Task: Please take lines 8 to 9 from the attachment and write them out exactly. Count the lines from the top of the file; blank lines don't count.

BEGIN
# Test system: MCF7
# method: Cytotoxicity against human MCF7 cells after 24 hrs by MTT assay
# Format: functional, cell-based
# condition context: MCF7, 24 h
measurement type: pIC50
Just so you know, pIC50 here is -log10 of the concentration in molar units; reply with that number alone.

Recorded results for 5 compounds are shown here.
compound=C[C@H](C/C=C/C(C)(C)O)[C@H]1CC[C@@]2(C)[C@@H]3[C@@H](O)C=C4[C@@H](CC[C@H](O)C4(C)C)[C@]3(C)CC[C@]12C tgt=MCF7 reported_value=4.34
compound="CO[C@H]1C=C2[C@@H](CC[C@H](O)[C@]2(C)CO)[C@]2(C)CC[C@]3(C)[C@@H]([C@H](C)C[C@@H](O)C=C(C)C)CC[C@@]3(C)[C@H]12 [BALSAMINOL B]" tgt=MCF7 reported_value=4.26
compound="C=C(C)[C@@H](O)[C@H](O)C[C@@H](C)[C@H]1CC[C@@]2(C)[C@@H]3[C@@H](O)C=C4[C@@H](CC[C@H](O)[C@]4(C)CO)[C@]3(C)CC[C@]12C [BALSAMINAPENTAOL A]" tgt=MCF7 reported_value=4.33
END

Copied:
compound=C[C@H](C/C=C/C(C)(C)O)[C@H]1CC[C@@]2(C)[C@@H]3[C@@H](O)C=C4[C@@H](CC[C@H](O)C4(C)C)[C@]3(C)CC[C@]12C tgt=MCF7 reported_value=4.34
compound="CO[C@H]1C=C2[C@@H](CC[C@H](O)[C@]2(C)CO)[C@]2(C)CC[C@]3(C)[C@@H]([C@H](C)C[C@@H](O)C=C(C)C)CC[C@@]3(C)[C@H]12 [BALSAMINOL B]" tgt=MCF7 reported_value=4.26